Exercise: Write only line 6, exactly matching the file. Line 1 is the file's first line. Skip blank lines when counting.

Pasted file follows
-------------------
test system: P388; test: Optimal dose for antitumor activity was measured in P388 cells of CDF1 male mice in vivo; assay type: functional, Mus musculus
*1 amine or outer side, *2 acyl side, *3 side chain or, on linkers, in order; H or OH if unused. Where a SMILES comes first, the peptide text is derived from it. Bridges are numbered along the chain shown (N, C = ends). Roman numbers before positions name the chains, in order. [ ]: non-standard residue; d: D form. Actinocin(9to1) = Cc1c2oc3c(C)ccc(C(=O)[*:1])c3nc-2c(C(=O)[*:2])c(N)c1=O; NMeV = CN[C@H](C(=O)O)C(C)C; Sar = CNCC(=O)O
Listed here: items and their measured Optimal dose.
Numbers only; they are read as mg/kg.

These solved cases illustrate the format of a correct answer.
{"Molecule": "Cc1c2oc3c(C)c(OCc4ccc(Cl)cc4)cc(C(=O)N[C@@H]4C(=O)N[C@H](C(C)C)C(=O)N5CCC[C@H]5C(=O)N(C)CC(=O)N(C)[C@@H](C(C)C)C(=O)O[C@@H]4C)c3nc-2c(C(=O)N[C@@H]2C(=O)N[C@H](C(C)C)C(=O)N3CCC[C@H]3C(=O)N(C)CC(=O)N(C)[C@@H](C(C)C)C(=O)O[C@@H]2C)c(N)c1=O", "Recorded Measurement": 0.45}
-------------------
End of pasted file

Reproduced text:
{"Molecule": "Cc1c2oc3c(C)c(OCc4ccc(Cl)cc4)cc(C(=O)N[C@@H]4C(=O)N[C@H](C(C)C)C(=O)N5CCC[C@H]5C(=O)N(C)CC(=O)N(C)[C@@H](C(C)C)C(=O)O[C@@H]4C)c3nc-2c(C(=O)N[C@@H]2C(=O)N[C@H](C(C)C)C(=O)N3CCC[C@H]3C(=O)N(C)CC(=O)N(C)[C@@H](C(C)C)C(=O)O[C@@H]2C)c(N)c1=O", "Recorded Measurement": 0.45}